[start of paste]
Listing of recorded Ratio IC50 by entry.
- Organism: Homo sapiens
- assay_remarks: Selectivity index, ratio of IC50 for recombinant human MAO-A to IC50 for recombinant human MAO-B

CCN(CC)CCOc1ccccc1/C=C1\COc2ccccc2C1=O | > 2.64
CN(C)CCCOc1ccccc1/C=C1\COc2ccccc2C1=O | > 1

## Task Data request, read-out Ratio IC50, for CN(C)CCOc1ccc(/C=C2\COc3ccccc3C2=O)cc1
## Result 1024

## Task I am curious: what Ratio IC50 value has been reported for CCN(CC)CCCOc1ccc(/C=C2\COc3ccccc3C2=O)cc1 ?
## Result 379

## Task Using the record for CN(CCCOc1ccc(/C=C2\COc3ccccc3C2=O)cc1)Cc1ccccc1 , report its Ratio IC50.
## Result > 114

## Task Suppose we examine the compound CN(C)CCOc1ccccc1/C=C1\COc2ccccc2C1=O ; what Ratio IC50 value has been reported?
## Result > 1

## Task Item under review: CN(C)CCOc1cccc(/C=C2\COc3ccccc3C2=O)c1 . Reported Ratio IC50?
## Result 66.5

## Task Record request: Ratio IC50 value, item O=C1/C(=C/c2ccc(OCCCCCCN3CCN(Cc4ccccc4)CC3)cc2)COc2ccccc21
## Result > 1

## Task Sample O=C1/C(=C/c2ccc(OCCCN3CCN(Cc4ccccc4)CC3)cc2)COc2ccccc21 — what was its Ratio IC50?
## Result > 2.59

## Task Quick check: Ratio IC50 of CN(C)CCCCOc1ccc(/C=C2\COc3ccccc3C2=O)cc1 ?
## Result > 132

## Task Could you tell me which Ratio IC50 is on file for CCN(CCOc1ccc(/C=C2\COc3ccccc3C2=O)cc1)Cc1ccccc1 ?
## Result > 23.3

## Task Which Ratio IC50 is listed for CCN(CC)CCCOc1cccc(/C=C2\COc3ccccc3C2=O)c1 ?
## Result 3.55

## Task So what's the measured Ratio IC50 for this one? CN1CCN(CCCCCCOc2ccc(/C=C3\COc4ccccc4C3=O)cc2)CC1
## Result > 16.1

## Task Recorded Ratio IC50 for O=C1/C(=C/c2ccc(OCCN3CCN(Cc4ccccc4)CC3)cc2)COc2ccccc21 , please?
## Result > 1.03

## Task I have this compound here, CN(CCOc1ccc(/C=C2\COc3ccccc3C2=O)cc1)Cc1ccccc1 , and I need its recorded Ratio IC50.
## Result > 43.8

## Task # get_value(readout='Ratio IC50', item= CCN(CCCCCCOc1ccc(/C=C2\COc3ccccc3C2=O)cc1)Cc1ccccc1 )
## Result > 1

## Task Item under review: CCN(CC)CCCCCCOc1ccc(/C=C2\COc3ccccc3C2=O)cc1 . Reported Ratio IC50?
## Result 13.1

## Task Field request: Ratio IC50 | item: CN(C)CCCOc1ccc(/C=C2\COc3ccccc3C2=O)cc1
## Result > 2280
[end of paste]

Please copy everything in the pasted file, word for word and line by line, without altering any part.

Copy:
Listing of recorded Ratio IC50 by entry.
- Organism: Homo sapiens
- assay_remarks: Selectivity index, ratio of IC50 for recombinant human MAO-A to IC50 for recombinant human MAO-B

CCN(CC)CCOc1ccccc1/C=C1\COc2ccccc2C1=O | > 2.64
CN(C)CCCOc1ccccc1/C=C1\COc2ccccc2C1=O | > 1

## Task Data request, read-out Ratio IC50, for CN(C)CCOc1ccc(/C=C2\COc3ccccc3C2=O)cc1
## Result 1024

## Task I am curious: what Ratio IC50 value has been reported for CCN(CC)CCCOc1ccc(/C=C2\COc3ccccc3C2=O)cc1 ?
## Result 379

## Task Using the record for CN(CCCOc1ccc(/C=C2\COc3ccccc3C2=O)cc1)Cc1ccccc1 , report its Ratio IC50.
## Result > 114

## Task Suppose we examine the compound CN(C)CCOc1ccccc1/C=C1\COc2ccccc2C1=O ; what Ratio IC50 value has been reported?
## Result > 1

## Task Item under review: CN(C)CCOc1cccc(/C=C2\COc3ccccc3C2=O)c1 . Reported Ratio IC50?
## Result 66.5

## Task Record request: Ratio IC50 value, item O=C1/C(=C/c2ccc(OCCCCCCN3CCN(Cc4ccccc4)CC3)cc2)COc2ccccc21
## Result > 1

## Task Sample O=C1/C(=C/c2ccc(OCCCN3CCN(Cc4ccccc4)CC3)cc2)COc2ccccc21 — what was its Ratio IC50?
## Result > 2.59

## Task Quick check: Ratio IC50 of CN(C)CCCCOc1ccc(/C=C2\COc3ccccc3C2=O)cc1 ?
## Result > 132

## Task Could you tell me which Ratio IC50 is on file for CCN(CCOc1ccc(/C=C2\COc3ccccc3C2=O)cc1)Cc1ccccc1 ?
## Result > 23.3

## Task Which Ratio IC50 is listed for CCN(CC)CCCOc1cccc(/C=C2\COc3ccccc3C2=O)c1 ?
## Result 3.55

## Task So what's the measured Ratio IC50 for this one? CN1CCN(CCCCCCOc2ccc(/C=C3\COc4ccccc4C3=O)cc2)CC1
## Result > 16.1

## Task Recorded Ratio IC50 for O=C1/C(=C/c2ccc(OCCN3CCN(Cc4ccccc4)CC3)cc2)COc2ccccc21 , please?
## Result > 1.03

## Task I have this compound here, CN(CCOc1ccc(/C=C2\COc3ccccc3C2=O)cc1)Cc1ccccc1 , and I need its recorded Ratio IC50.
## Result > 43.8

## Task # get_value(readout='Ratio IC50', item= CCN(CCCCCCOc1ccc(/C=C2\COc3ccccc3C2=O)cc1)Cc1ccccc1 )
## Result > 1

## Task Item under review: CCN(CC)CCCCCCOc1ccc(/C=C2\COc3ccccc3C2=O)cc1 . Reported Ratio IC50?
## Result 13.1

## Task Field request: Ratio IC50 | item: CN(C)CCCOc1ccc(/C=C2\COc3ccccc3C2=O)cc1
## Result > 2280